livid

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See also: lívid

English[edit]

Etymology[edit]

From Latin līvidus (blueish, livid; envious), from līveō (be of a bluish color or livid; envy), from Old Latin *slivere, from Proto-Indo-European *sliwo-, suffixed form of *(s)leie- (bluish). Also see Old English sla (sloe), Welsh lliw (splendor, color), Old Irish li, Lithuanian slywas (plum), Russian and Old Church Slavonic сливовый (slivovyj, plum).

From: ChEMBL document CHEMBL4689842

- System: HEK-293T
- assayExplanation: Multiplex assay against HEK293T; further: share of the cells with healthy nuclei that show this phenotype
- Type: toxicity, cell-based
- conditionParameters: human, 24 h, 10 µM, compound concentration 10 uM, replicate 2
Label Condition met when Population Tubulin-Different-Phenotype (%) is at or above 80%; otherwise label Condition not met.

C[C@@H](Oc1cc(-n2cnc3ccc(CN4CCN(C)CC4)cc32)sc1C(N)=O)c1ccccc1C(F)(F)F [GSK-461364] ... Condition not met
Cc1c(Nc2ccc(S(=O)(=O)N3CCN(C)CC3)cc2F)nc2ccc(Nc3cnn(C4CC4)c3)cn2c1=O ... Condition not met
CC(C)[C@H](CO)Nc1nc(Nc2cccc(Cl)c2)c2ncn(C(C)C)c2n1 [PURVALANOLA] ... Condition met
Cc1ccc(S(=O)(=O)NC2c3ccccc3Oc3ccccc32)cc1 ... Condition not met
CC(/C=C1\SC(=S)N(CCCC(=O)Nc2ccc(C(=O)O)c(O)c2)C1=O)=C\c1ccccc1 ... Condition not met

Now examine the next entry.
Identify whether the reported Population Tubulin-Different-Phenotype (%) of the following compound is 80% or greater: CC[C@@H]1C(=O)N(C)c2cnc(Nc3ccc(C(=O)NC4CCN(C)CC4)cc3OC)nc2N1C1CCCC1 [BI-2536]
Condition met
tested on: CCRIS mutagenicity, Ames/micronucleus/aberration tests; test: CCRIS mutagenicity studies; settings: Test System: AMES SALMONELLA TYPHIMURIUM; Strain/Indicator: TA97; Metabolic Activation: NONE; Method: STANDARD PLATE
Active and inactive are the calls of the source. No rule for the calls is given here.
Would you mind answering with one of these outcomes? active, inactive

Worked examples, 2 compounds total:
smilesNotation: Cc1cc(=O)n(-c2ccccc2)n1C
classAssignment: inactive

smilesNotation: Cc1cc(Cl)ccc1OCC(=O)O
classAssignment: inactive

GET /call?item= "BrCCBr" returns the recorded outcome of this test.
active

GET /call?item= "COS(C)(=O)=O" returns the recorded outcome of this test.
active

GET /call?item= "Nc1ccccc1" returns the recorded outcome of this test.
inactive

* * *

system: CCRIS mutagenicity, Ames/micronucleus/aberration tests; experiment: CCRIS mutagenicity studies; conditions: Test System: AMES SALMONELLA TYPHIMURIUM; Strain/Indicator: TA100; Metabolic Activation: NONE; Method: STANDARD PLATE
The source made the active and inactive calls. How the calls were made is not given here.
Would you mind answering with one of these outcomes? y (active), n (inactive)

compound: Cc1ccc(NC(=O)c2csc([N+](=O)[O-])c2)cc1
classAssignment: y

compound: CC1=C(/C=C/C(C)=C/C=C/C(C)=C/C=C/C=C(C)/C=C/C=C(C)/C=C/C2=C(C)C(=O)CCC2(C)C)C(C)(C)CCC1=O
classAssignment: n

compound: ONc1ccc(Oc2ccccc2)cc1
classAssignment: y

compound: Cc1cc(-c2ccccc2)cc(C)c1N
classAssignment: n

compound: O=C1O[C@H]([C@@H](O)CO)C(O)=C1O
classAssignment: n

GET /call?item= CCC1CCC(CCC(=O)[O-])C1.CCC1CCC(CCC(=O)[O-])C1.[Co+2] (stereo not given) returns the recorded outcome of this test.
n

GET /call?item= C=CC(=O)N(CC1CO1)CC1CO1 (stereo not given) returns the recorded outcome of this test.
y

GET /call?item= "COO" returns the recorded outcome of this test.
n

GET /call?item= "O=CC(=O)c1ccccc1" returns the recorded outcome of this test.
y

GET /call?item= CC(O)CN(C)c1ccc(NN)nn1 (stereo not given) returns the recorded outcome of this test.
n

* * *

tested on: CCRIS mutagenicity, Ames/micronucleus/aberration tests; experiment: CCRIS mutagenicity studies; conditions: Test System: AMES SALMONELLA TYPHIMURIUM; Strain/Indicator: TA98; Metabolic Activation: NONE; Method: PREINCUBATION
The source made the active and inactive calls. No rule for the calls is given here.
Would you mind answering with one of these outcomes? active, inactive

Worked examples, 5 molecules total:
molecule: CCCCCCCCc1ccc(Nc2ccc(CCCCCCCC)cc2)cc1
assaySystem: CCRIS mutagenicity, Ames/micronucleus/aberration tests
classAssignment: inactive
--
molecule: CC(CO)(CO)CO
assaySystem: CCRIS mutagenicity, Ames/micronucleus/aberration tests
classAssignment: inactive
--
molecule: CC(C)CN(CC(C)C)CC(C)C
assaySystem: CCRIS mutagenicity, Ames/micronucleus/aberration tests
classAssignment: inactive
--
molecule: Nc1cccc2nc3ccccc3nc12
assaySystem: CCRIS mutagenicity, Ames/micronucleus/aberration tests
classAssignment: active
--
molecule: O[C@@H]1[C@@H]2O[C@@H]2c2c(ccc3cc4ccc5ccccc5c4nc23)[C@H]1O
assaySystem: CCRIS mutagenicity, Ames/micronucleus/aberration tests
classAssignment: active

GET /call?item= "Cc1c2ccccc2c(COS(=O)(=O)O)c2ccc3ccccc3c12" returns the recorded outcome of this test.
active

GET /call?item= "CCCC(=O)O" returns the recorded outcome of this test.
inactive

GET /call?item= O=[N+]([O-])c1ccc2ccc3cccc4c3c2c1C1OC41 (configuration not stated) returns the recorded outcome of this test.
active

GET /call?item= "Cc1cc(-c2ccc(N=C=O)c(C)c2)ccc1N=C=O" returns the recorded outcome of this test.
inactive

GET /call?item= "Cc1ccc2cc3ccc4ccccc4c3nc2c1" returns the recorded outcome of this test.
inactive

Adjective[edit]

livid (comparative more livid, superlative most livid)

  1. (informal) Furiously angry.
  2. Having a dark, bluish appearance.
    • 1929, M. Barnard Eldershaw, A House Is Built, Chapter VII, Section vi
      The house seemed unfamiliar in the dark stormy light; the red and purple glass of the front door made livid bruises on the linoleum; the green chenille curtain was like a veil of seaweed.
  3. Pallid.

Translations[edit]